The Delicate Curmudgeon has deleted one of my posts from his website on accusation of leveling gratuitous insults. I was simply responding to his allegation that "[c]onception is the beginning of life. There is no controversy over this in the scientific literature." This is false, so I proceeded to explain my point of view on the matter.
Perhaps it was my use of the word Christocrats (which is not my term--I first found it explained in Rabbi James Rudin's The Baptizing of America), or perhaps the intimation that, just like for Obama, defining the moment when life begins is above the Curmudgeon's paygrade. Seems to me it's just another case of censorship aimed at protecting the pristine ears of his many ultraconservative readers. Those of you are interested can click the Read on link to learn more about the dispute.
"It is a scientific fact that human life begins at conception. It is not something dependent on biblical revelation, although the Bible makes this claim as well."
Contrary to the above statement, the problem is that the definition of conception varies greatly and is largely influenced by factors such as religious beliefs, which is why the American College of Obstetricans and Gynecologists prefers to define pregnancy, instead of conception.
If you take the definition of pregnancy that I quoted previously* (being that conception is insufficient in defining pregnancy, since neither ovulation nor fertilization alone constitute sufficient condition for a pregnancy), then implantation is taken to be the necessary condition for the beginning of pregnancy. In this sense, not only is the question "does life begin at conception" above Obama's pay grade, but also above Dr. Groothuis's.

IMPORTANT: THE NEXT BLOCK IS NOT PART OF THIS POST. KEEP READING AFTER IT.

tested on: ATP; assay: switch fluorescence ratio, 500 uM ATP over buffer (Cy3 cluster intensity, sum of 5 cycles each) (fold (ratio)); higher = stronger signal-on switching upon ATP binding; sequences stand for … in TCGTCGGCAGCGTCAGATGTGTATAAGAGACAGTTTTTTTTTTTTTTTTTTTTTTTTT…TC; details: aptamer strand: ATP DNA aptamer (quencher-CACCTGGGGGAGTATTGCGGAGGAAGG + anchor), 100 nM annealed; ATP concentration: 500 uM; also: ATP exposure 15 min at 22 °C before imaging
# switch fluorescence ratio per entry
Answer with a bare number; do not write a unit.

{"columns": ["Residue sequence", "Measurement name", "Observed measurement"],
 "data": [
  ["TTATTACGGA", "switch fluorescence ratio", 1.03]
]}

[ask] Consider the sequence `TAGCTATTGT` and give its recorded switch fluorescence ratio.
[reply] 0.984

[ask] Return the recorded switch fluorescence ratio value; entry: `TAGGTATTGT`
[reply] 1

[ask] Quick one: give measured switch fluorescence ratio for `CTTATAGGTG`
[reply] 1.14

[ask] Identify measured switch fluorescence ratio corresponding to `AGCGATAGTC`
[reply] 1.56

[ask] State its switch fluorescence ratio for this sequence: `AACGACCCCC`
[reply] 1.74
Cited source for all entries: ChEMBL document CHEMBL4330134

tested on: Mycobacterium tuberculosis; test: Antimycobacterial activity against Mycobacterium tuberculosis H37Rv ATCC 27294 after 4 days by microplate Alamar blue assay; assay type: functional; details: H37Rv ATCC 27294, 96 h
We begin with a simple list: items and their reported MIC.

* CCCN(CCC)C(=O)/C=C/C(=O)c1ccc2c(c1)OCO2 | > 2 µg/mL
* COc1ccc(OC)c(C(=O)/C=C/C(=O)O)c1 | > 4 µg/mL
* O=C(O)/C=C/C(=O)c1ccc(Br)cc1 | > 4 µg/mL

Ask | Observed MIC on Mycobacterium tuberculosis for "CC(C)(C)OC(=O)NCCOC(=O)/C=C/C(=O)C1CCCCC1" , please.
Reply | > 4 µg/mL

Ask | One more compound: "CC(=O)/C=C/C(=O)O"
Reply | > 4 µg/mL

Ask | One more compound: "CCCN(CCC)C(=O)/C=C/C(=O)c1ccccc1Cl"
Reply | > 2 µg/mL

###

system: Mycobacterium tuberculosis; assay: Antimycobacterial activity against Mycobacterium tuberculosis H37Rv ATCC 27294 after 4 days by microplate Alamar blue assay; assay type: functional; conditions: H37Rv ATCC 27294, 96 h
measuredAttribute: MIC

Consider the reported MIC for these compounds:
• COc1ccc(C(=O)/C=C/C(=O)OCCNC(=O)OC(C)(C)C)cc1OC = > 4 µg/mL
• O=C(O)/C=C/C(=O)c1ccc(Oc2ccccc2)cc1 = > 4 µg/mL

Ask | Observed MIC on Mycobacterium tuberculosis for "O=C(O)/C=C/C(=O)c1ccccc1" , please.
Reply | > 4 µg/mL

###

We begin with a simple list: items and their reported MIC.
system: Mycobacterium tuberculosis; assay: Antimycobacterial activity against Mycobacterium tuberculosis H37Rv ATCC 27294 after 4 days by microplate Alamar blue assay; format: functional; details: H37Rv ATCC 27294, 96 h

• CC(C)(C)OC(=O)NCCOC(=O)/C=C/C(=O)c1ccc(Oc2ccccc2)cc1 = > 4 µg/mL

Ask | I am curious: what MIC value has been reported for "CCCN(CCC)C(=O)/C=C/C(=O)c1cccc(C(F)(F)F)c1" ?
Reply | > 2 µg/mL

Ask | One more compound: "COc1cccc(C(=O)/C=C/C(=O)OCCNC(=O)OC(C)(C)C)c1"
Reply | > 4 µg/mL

Incidentally, if this definition of pregnancy is accepted, then it is impossible to understand the opposition of the religious right to such contraceptives as abortifacients, if taken before the time implantation is known occurs (at least eight days after fertilization).
From a logical and a practical point of view, it makes much more sense to use the ACOG definition. But it is quite obvious that many religious conservatives are not satisfied with a scientific discussion of pregnancy, sex-ed, etc, as their true intent is to stifle a woman's free expression of her sexuality and to constrict it to an anachronistic, but Biblical, version of sexuality.
George Orwell understood very well that authoritarian regimes, such as the one that many Christocrats advocate, seek to control and circumscribe sexuality, which one might argue is the ultimate boundary of self-expression.
*"When Is a Woman Pregnant?
To be sure, not every act of intercourse results in a pregnancy. First, ovulation (i.e., the monthly release of a woman's egg) must occur. Then, the egg must be fertilized. Fertilization describes the process by which a single sperm gradually penetrates the layers of an egg to form a new cell ("zygote"). This usually occurs in the fallopian tubes and can take up to 24 hours. There is only a short window during which an egg can be fertilized. If fertilization does not occur during that time, the egg dissolves and then hormonal changes trigger menstruation; however, if fertilization does occur, the zygote divides and differentiates into a "preembryo" while being carried down the fallopian tube toward the uterus. Implantation of the preembryo in the uterine lining begins about five days after fertilization. Implantation can be completed as early as eight days or as late as 18 days after fertilization, but usually takes about 14 days. Between one-third and one-half of all fertilized eggs never fully implant. A pregnancy is considered to be established only after implantation is complete."
Source: American College of Obstetricians and Gynecologists.
(If the Delicate Curmudgeon has not deleted my other posts on the subject, you can find them here.)